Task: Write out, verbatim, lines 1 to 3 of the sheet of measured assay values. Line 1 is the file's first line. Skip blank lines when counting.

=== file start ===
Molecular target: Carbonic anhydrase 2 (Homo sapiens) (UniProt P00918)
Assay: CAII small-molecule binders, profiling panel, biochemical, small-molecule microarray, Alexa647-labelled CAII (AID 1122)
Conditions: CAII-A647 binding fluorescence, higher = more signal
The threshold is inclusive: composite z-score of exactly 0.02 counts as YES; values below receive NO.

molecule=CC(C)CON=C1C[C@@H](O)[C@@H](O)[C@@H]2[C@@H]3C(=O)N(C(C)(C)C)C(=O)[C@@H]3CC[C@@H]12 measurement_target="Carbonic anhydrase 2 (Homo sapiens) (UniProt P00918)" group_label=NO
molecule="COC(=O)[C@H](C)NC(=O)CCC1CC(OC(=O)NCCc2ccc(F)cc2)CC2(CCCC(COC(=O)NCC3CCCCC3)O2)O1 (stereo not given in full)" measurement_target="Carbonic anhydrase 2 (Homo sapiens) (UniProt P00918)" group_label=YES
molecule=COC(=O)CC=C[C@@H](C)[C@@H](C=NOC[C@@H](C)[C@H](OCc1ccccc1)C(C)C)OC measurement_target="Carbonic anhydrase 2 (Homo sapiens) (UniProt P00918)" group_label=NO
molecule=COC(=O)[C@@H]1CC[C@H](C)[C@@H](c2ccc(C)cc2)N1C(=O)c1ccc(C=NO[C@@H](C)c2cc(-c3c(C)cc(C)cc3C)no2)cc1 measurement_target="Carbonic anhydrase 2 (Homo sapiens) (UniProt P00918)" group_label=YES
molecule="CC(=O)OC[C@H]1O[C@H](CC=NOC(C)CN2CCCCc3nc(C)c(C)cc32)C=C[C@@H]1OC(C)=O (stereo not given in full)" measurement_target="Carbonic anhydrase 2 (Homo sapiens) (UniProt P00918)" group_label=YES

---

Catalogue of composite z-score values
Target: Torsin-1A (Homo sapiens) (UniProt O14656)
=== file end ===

Molecular target: Carbonic anhydrase 2 (Homo sapiens) (UniProt P00918)
Assay: CAII small-molecule binders, profiling panel, biochemical, small-molecule microarray, Alexa647-labelled CAII (AID 1122)
Conditions: CAII-A647 binding fluorescence, higher = more signal